SMBs Prepare for DisastersBy Samuel Greengard | Posted 2012-05-14 Print
Small and midsize businesses are doing a relatively good job of moving forward with disaster recovery and business continuity plans.
By Samuel Greengard
Organizations of all sizes are struggling to keep up with a growing need for sophisticated disaster recovery (DR) and business continuity (BC) systems. However, small and midsize businesses (SMBs) face additional challenges—particularly relating to system costs and possessing the IT expertise to manage disaster preparedness.
However, Symantec's 2012 SMB Disaster Preparedness Survey, based on responses from more than 2,000 SMB IT decision-makers, indicates that these firms are doing a relatively good job of moving forward with DR and BC plans. Increasingly, "These companies are adopting strategic technologies," notes Monica Girolami, director of the SMB Product Marketing Group at Symantec.
Symantec found that virtualization, clouds and mobility tools are rapidly entering the mainstream and becoming key DR and BC tools for SMBs. Overall, 35 percent of the firm's surveyed reported using mobile devices to access business information; 34 percent are implementing or already engaged in server virtualization; 43 percent are implementing or have already moved into a private cloud; and 40 percent are implementing or have already turned to a public cloud. Respondents also indicated that disaster preparedness played a significant role in selecting systems.
"Companies are clearly moving beyond the investigative phase and into the adoption phase," Girolami notes. What's more, rapid adoption of clouds is reshaping DR and BC.
"Both private and public clouds are rapidly moving down market,” she adds. “SMBs are eyeing the technology for server consolidation and high availability. They recognize that they're able to achieve many of the gains that were previously restricted to larger enterprise."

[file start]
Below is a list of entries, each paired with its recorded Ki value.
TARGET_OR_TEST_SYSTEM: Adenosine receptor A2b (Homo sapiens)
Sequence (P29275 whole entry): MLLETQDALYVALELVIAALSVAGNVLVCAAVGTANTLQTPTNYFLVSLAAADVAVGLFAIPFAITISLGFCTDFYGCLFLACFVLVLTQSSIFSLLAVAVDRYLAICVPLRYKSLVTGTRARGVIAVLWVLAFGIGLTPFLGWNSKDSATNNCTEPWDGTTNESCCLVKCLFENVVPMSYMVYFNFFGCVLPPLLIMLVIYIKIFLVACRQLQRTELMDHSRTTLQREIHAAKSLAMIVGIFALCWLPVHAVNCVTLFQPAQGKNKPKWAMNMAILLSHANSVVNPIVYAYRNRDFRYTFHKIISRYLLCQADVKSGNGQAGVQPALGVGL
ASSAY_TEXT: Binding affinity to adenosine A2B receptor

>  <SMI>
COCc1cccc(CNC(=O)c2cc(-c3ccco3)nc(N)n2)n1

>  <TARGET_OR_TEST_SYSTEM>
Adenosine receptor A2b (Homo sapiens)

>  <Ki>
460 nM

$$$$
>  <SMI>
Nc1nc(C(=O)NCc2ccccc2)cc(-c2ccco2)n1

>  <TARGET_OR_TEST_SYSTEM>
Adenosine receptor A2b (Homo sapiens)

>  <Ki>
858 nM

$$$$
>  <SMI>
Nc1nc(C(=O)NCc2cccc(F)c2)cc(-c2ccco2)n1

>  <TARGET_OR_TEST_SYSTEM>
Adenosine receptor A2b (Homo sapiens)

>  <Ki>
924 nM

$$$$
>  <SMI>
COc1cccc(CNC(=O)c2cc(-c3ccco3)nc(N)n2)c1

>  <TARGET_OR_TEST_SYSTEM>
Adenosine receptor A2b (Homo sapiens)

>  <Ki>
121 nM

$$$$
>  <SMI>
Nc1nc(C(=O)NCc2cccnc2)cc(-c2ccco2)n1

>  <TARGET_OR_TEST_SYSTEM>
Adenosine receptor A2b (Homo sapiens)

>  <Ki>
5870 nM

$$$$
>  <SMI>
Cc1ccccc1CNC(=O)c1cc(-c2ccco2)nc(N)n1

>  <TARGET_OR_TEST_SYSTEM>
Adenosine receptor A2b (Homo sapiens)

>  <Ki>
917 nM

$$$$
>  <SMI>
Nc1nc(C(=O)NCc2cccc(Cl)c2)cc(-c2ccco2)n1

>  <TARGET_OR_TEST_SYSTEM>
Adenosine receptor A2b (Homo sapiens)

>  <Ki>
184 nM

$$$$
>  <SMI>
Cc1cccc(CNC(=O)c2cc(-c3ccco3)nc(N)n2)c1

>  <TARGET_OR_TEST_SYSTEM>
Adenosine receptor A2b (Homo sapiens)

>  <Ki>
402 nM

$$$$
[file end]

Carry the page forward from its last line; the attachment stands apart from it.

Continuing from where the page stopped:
SMBs adopting these technologies are reporting immediate and ongoing benefits. Nearly three quarters (71 percent) reported that the impact of server virtualization was positive; 43 percent found a private cloud beneficial; 41 percent felt a public cloud aided in DR and BC; and 36 percent reported that mobility led to gains. "The high percentage of respondents using server virtualization demonstrates that SMBs are becoming more comfortable and conversant with the technology," Girolami explains.
Lower costs associated with these technologies, combined with marked improvements in the quality and simplicity of systems, have ignited demand among SMBs, Girolami says. Increasingly, "We're seeing SMBs using virtualization and cloud solutions offered through a managed service provider," she adds. As a result, "There is a diminished need for SMBs to devote IT resources to disaster preparedness.”
The report recommends that all SMBs begin planning for disaster preparedness immediately and implement strategic technologies that provide maximum results—often through greater automation and more streamlined performance. For example, "There is an opportunity to move away from tapes that are slow and must be physically carried offsite to virtual images that can be stored anywhere and accessed from anywhere."
It also is critical
to protect information completely, and review and test disaster preparedness
systems to ensure that they work as billed. Girolami recommends reviewing a
plan quarterly or whenever infrastructure and systems change. With downtime
costing SMBs an average of around $12,500 per day, "Business leaders are
recognizing that disaster preparedness is an important part of an overall
business strategy," she says.
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